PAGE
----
There are two kinds of Bills Money Bills and Ordinary Bills. A Money Bill can be introduced the only in the Lok Sabha on the other hand Ordinary bill can be introduced in either Lok Sabha or Rajya Sabha.

Kinds of Bills - 


There are two kinds of bills which are as follows

1)  Money Bill

2)  Ordinary Bill


1) Money Bill - 


      Article 110 of the Indian Constitution defines “Money Bills” It says that a Bill shall be deemed to be a Money Bill if it contains only provisions dealing with all or any of the following matters, namely -
          (a) the imposition, abolition, remission, alteration or regulation of any tax;

           (b) the regulation of the borrowing of money or the giving of any guarantee by the Government of India, or the amendment of the law with respect to any financial obligations undertaken or to be undertaken by the Government of India;

          (c) the custody of the Consolidated Fund or the Contingency Fund of India, the payment of money into or the withdrawal of money from any such Fund;

         (d) the appropriation of money out of the Consolidated Fund of India;

         (e) the declaring of any expenditure to be expenditure charged on the Consolidated Fund of India or the increasing of the amount of any such expenditure;

         (f) the receipt of money on account of the Consolidated Fund of India or the public account of India or the custody or issue of such money or the audit of the accounts of the Union or of a State; or

         (g) any matter incidental to any of the matters specified in sub-clauses (a) to (f).

         A Bill shall not be deemed to be a Money Bill by reason only that it provides for the imposition of fines or other pecuniary penalties, or for the demand or payment of fees for licences or fees for services rendered, or by reason that it provides for the imposition, abolition, remission, alteration or regulation of any tax by any local authority or body for local purposes.
        If any question arises whether a Bill is a Money Bill or not, the decision of the Speaker of the House of the People thereon shall be final. There shall be endorsed on every Money Bill when it is transmitted to the Council of States under article 109, and when it is presented to the President for assent under article 111, the certificate of the Speaker of the House of the People signed by him that it is a Money Bill. All money bills are financial bills but all financial bills are not money bills

       A Money Bill can be introduced only in the Lok Sabha. It can be introduced only by a Minister. A Money Bill can be introduced only on Recommendation of the President. A Money Bill cannot be modified or rejected by the Rajya Sabha.The president cannot return it for reconsideration. Its defeat in the Lok Sabha leads to a resignation of the government. The Rajya Sabha can detain it for 14 days at the maximum.


See also... Financial Bills - Kinds of Financial Bills

2) Ordinary bill-  


          An ordinary bill for example bill other than money bill and financial bill.  ordinary bill can be introduced in either Lok Sabha or Rajya Sabha. It can be introduced by a Minister of a private member. It does not need Introduction by the President. If it is introduced by a Minister, it may lead to the resignation of the government. Ordinary Bill can be modified or rejected by Rajya Sabha. Rajya Sabha can detain it for 14 days at the maximum. The bill must be passed by both the houses of Parliament and then only it can be sent for President's assent.It becomes a law when it is assented to by the president.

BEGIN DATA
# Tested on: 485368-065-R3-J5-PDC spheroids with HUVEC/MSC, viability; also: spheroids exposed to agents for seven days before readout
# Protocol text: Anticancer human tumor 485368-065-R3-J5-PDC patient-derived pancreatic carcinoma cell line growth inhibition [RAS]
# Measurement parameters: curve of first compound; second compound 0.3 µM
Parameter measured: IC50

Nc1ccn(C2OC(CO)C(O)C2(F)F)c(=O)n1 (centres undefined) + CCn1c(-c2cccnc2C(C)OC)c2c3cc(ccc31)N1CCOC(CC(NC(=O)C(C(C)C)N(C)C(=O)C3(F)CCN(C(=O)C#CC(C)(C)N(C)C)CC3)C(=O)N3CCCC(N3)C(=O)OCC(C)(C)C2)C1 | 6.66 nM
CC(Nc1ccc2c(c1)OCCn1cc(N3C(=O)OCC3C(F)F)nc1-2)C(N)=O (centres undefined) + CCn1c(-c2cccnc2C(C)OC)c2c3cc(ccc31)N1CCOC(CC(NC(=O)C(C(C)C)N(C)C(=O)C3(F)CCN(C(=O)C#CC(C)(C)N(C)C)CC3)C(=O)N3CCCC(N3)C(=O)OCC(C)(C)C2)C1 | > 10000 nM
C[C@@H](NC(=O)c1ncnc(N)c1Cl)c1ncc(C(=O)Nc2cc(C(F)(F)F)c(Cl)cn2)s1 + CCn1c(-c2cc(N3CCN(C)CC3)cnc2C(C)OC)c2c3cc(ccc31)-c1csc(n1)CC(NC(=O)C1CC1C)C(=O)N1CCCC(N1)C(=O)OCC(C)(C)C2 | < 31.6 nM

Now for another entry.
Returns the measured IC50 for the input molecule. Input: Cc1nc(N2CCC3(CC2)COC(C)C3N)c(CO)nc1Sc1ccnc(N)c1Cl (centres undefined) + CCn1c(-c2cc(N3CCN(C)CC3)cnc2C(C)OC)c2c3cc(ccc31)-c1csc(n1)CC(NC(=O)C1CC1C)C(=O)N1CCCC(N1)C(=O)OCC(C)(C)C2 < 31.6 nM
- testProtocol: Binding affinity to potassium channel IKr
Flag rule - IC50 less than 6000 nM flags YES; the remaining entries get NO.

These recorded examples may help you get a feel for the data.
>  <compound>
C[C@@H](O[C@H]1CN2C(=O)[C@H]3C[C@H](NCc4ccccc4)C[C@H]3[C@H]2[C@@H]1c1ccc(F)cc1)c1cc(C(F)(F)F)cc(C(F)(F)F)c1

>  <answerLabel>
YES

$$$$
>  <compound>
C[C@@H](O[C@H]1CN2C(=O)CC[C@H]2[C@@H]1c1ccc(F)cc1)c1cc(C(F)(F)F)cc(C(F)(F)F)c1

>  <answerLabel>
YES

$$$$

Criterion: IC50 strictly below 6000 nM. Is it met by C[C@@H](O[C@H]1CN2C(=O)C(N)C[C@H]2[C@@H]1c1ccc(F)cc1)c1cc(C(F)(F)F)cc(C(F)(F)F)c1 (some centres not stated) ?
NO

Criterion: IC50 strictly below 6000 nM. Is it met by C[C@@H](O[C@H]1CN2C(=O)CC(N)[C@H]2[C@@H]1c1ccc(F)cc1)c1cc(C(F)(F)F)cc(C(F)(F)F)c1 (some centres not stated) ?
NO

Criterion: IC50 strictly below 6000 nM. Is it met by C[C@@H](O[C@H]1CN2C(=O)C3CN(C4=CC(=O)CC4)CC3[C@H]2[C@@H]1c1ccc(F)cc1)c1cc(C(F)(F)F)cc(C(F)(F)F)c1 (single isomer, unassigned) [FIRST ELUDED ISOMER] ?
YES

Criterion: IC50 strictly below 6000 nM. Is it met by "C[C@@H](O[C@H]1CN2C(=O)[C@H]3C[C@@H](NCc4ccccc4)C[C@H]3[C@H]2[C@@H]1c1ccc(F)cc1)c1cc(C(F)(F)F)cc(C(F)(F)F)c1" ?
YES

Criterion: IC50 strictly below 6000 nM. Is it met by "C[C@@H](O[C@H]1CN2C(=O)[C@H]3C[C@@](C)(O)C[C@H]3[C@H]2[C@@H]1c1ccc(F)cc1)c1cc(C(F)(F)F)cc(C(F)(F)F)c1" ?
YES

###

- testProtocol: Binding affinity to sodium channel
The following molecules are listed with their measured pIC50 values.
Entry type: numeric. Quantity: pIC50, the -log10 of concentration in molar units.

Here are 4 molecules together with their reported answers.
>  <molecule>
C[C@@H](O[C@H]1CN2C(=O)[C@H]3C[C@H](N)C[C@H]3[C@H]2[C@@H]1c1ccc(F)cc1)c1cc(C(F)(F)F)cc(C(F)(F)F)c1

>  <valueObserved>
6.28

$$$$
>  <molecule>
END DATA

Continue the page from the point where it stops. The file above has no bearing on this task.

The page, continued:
Procedure -


      Each House has laid down a procedure for the passage of a Bill. According to the procedure of a House, a Bill has to pass through three stages commonly known as reading.

I) First reading

II) Second reading and

III) Third reading


I) First reading-

          At first Stage, the Bill is introduced in the house. At this Stage no discussion takes place

II) Second reading-

           The second is the consideration Stage when the bill is discussed clause by clause. At this stage, amendments may be moved.

III) Third reading-

           At the third reading stage, a brief general discussion of the bill takes place and the Bill is finally passed.


           When the bill is passed by one House it is sent to the other House, where a similar procedure is repeated.  If there is any disagreement between the house over any Bill, a Bill cannot be deemed to have been passed. if the two houses did not agree a deadlock is created. To resolve such deadlock the Constitution provides the method of the joint sitting of the Houses. This Provision does not apply to the money bill. The Money bill can become love without the concurrence of the Rajya Sabha,  therefore no question have arises for summoning in the joint sitting of the two houses for removing a deadlock.

See also... 

 Difference Between Money Bill and Ordinary Bill

42nd Amendment and The Preamble

Can Preamble be amended under Article 368 ??

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